Vivo's main mobile competitor in the state of São Paulo is Claro. Claro is controlled by a consortium led by the Telecom Américas Ltd. (controlled by América Móvil S.A. de C.V.). Claro began providing cellular telecommunications services in this region at the end of 1998. Although Claro provides only digital service, its customers use TDMA dual mode cellular handsets that can operate on an analog network and GSM handsets. The main fixed-line operator in this state is Telecomunicações de São Paulo S.A.Telesp, known as Telefónica.
Vivo's principal cellular competitor in the states of Paraná and Santa Catarina is Tele Celular Sul Participações S.A., or TIM Sul. The main fixed-line operator in those states is Brasil Telecom S.A. Vivo's principal mobile competitor in the region encompassing the states of Mato Grosso do Sul, Mato Grosso, Goiás, Tocantins, Rondônia and Acre and the Federal District is Claro, and its principal competitor in the region encompassing the states of Amazonas, Roraima, Pará, Amapá and Maranhão is TIM. The main fixed-line operators in this area are Brasil Telecom S.A., in the region encompassing the states of Mato Grosso do Sul, Mato Grosso, Goiás, Tocantins, Rondônia and Acre and the Federal District, and Telemar Norte Leste S.A.Telemar, in the region encompassing the states of Amazonas, Roraima, Pará, Amapá and Maranhão. Other competitors include Oi, the Telemar mobile operator.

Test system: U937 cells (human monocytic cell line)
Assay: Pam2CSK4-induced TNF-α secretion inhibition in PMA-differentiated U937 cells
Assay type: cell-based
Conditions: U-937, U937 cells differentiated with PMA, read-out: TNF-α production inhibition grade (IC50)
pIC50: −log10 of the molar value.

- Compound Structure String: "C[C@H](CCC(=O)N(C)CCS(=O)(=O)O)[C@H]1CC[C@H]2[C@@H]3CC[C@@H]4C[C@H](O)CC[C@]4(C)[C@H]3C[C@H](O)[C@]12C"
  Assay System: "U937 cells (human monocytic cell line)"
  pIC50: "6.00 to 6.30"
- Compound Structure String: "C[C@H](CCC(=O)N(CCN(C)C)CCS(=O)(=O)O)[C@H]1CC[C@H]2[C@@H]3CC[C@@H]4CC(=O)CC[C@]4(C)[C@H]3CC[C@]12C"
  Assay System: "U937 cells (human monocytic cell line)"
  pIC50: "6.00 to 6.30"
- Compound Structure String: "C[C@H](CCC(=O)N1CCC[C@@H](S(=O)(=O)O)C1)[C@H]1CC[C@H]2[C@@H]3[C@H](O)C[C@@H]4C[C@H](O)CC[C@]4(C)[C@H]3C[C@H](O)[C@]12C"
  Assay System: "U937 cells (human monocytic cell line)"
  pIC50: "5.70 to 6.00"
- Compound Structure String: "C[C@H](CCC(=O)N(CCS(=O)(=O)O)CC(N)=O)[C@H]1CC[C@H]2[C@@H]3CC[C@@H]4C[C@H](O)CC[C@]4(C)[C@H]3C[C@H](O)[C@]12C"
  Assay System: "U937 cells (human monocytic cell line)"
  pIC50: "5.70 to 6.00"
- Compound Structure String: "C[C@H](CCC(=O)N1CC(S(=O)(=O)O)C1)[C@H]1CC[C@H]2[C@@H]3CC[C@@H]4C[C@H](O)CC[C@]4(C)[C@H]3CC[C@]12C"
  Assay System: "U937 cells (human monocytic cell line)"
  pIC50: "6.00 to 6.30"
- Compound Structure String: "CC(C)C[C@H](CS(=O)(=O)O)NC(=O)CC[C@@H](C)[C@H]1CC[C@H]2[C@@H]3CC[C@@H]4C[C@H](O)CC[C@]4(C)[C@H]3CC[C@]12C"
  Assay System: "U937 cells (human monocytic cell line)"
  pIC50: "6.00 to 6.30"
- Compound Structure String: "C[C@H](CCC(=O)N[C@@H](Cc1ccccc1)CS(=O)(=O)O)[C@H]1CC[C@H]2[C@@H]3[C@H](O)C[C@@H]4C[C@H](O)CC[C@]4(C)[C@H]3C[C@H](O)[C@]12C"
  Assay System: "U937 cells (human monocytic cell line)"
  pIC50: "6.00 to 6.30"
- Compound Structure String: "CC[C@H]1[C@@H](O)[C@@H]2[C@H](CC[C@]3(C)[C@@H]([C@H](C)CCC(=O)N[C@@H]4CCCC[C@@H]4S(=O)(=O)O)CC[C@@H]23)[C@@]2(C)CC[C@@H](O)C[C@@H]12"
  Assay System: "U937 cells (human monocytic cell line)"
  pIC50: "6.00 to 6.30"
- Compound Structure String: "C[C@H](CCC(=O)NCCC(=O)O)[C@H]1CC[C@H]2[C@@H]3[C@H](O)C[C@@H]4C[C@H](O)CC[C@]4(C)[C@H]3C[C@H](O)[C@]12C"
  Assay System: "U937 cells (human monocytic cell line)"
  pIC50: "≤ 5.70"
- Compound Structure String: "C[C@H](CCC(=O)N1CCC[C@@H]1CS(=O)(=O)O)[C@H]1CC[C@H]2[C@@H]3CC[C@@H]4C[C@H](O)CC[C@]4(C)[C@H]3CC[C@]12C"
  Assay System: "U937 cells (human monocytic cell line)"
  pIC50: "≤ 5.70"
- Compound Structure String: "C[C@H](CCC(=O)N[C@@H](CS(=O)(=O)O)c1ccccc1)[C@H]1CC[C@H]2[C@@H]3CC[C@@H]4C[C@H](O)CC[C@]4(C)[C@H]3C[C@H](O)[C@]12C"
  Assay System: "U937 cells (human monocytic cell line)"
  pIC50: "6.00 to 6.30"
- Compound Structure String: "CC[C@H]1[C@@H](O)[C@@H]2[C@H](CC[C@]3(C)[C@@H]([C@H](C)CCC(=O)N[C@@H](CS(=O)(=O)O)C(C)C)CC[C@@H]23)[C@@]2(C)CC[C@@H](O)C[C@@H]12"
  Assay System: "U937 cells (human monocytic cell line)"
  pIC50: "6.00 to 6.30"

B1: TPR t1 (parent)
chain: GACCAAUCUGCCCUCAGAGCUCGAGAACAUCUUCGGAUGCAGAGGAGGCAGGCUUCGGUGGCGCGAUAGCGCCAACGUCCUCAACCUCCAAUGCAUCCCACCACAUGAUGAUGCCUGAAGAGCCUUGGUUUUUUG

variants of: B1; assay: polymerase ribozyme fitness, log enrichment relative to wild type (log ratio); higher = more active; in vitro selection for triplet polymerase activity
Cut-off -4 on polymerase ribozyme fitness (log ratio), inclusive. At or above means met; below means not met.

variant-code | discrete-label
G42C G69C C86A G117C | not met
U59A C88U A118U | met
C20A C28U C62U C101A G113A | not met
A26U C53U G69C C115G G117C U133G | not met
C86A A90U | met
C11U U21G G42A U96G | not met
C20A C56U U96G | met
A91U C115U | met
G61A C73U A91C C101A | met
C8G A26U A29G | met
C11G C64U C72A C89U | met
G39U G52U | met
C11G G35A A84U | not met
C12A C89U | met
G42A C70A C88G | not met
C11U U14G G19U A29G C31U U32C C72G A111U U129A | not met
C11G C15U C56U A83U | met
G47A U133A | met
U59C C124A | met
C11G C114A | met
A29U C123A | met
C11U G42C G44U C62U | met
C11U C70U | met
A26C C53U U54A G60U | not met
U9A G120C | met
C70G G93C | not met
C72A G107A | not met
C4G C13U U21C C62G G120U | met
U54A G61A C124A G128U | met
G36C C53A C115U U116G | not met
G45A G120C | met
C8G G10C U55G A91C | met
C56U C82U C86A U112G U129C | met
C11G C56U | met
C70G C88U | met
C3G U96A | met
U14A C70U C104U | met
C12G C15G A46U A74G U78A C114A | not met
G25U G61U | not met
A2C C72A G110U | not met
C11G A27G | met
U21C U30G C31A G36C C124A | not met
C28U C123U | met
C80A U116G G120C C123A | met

In the Salvador and Sergipe service areas, Vivo's main mobile competitor is Oi (TNL PCS S.A.). Other mobile competitors are TIM (Maxitel S.A.), which also operates in the state of Minas Gerais, and Claro (Stemar Telecomunicações Ltda.). The principal fixed-line competitor in this area is Telemar Norte Leste S.A.
In the Rio de Janeiro and Espírito Santo service areas, Vivo's main mobile competitor is Claro. The principal fixed-line operator in this area is Telemar Norte Leste S.A. Oi also competes in the mobile market and is integrated with Telemar.
In Rio Grande do Sul, Vivo's primary mobile competitor is Claro, and its other mobile competitors are Brasil Telecom S.A. and TIM. Vivo's main fixed-line competitor in this area is Brasil Telecom.
Vivo also competes with certain other wireless telecommunications services in specific segments, such as mobile radio (including digital trunking technology, offered by Nextel), paging and beeper services, which are used by some operators in its areas as a substitute for cellular telecommunications services. These competing wireless telecommunications services are generally less expensive than mobile telecommunications services.
Satellite-operated services, which provide nationwide coverage, are also available in Brazil. Although these services have the advantage of covering much larger areas than those covered by the cellular telecommunications services, they are considerably more expensive than the mobile telecommunications services Vivo offers and do not provide competitive coverage inside buildings.
The telecommunications industry has traditionally been heavily regulated in most countries of the world, including Portugal and Brazil. Over the last several years, both countries (Portugal beginning in 1990 and Brazil in 1998) have substantially privatized their state-held telecommunications operators and have been opening their telecommunications markets to competition. Portugal, a member of the European Union, opened its telecommunications market to full competition as of January 1, 2000. Portugal is pursuing further EU-led initiatives aimed at increasing the competitiveness of its market. Brazil has also been introducing further measures designed to increase competition. In this section, we explain the main laws and regulations in Portugal and Brazil that affect our operating companies in these two countries.
In the increasingly competitive Portuguese telecommunications market, the regulatory measures which most affect our operations, our revenues and our costs, relate to: